At a user briefing in London, Gartner outlined how senior IT professionals should sell the need for strategic IT purchases to the board.
Gartner vice-president Alexander Drobik warned that as a result of the dotcom fallout "strategic IT investment is seen as dangerous. A strategic view of IT is not accepted by the board".
Drobik said one way to convince the board to fund the purchase of strategic IT equipment was to look at how IT can improve fundamental business processes. "Most companies do not have a view of their top 10 processes. Look at how you can improve these processes with IT," he said.
This will not be a simple task, Drobik warned. Directors generally expect payback for strategic IT within three years and most serious projects take five or more years before the business sees a return, he said.
Drobik gave the example of a chief information officer who had invested $24m (£15.4m) in customer relationship management. To get a three-year return on investment, the CRM system would need to deliver $72m (£46.3m) in additional revenue, he said.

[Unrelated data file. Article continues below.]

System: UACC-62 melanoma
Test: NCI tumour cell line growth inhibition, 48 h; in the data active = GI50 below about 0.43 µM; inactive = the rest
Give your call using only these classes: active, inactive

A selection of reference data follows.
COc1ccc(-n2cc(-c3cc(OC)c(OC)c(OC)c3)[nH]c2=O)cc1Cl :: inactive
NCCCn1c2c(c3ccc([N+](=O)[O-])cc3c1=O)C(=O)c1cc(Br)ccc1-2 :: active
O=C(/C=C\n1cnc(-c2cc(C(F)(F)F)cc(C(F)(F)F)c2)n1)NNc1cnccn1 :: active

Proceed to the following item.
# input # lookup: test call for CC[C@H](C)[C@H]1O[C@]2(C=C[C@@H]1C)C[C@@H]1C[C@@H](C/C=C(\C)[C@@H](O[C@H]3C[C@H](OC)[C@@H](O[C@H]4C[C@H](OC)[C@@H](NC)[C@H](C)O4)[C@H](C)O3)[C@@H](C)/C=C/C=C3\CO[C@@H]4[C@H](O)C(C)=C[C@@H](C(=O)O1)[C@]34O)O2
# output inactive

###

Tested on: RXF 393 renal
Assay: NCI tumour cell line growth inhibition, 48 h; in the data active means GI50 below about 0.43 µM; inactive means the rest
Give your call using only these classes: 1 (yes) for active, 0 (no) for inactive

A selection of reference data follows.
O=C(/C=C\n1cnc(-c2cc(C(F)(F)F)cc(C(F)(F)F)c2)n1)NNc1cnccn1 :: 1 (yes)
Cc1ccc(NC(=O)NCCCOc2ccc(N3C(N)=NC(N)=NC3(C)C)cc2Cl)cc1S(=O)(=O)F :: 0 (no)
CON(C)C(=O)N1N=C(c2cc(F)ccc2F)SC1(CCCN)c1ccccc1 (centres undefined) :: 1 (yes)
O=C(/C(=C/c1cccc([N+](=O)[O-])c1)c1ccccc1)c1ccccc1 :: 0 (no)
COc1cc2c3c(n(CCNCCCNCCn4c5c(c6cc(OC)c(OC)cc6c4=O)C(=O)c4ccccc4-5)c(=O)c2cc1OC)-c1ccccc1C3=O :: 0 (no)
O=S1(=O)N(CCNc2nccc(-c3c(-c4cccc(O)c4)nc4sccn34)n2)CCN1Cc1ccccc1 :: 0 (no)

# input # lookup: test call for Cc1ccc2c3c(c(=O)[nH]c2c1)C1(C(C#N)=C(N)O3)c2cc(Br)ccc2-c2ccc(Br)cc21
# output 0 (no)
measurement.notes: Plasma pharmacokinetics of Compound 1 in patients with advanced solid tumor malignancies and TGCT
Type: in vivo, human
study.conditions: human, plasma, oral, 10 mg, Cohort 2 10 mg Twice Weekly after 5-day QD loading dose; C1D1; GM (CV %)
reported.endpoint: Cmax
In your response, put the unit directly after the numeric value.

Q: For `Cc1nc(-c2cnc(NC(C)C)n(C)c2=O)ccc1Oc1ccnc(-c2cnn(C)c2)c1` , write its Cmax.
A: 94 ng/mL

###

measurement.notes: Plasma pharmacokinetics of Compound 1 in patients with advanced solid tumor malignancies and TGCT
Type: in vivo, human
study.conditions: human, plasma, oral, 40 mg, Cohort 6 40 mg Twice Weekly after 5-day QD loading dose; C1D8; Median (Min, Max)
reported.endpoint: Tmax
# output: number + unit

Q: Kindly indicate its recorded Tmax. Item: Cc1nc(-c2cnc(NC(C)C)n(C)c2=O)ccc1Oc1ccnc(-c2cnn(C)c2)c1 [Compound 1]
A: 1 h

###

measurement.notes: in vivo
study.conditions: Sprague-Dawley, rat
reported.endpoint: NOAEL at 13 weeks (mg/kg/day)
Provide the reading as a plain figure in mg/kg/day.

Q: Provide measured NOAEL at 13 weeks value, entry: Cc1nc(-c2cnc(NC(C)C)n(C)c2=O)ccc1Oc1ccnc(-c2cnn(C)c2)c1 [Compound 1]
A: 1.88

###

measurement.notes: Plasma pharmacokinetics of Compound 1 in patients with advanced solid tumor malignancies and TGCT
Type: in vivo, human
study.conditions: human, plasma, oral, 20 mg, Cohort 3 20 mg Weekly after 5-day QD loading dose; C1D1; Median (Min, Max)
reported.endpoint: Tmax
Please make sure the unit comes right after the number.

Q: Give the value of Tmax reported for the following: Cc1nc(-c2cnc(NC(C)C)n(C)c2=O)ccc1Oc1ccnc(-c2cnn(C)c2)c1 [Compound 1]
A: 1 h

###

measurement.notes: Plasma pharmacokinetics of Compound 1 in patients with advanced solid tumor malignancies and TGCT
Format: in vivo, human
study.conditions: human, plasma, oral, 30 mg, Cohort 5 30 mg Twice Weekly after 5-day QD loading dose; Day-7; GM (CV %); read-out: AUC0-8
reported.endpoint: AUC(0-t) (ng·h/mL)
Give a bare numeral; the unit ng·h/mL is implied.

Drobik also highlighted the drive for businesses to start operating as real-time enterprises, where business activity is monitored continuously
"Time is shrinking yet many companies do not use time efficiently," he said. Many businesses have information relating to time but do not use it, according to Drobik. He pointed out that the data centre contains logs listing the time various processes take. This information, he added, is usually only seen by data centre managers but it could provide a useful measure of business efficiency if business managers had access to it.
Access to real-time data will allow businesses to make better decisions, Drobik said. He highlighted one retail chain that now makes business decisions on a daily basis by gathering point of sale data every 15 minutes from its outlets.